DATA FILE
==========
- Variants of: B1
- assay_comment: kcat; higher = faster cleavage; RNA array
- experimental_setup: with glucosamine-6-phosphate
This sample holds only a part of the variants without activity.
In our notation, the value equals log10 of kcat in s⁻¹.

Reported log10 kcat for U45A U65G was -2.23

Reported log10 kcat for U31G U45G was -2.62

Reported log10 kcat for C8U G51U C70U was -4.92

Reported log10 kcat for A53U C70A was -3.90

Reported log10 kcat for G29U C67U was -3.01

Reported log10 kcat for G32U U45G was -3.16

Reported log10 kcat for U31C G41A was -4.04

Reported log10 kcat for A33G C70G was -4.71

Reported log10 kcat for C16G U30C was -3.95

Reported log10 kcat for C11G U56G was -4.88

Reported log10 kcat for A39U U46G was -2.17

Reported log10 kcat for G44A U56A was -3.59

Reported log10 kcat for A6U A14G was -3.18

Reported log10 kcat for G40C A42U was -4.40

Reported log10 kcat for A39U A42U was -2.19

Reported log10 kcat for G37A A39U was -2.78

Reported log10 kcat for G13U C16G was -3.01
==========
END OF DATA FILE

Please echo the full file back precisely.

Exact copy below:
- Variants of: B1
- assay_comment: kcat; higher = faster cleavage; RNA array
- experimental_setup: with glucosamine-6-phosphate
This sample holds only a part of the variants without activity.
In our notation, the value equals log10 of kcat in s⁻¹.

Reported log10 kcat for U45A U65G was -2.23

Reported log10 kcat for U31G U45G was -2.62

Reported log10 kcat for C8U G51U C70U was -4.92

Reported log10 kcat for A53U C70A was -3.90

Reported log10 kcat for G29U C67U was -3.01

Reported log10 kcat for G32U U45G was -3.16

Reported log10 kcat for U31C G41A was -4.04

Reported log10 kcat for A33G C70G was -4.71

Reported log10 kcat for C16G U30C was -3.95

Reported log10 kcat for C11G U56G was -4.88

Reported log10 kcat for A39U U46G was -2.17

Reported log10 kcat for G44A U56A was -3.59

Reported log10 kcat for A6U A14G was -3.18

Reported log10 kcat for G40C A42U was -4.40

Reported log10 kcat for A39U A42U was -2.19

Reported log10 kcat for G37A A39U was -2.78

Reported log10 kcat for G13U C16G was -3.01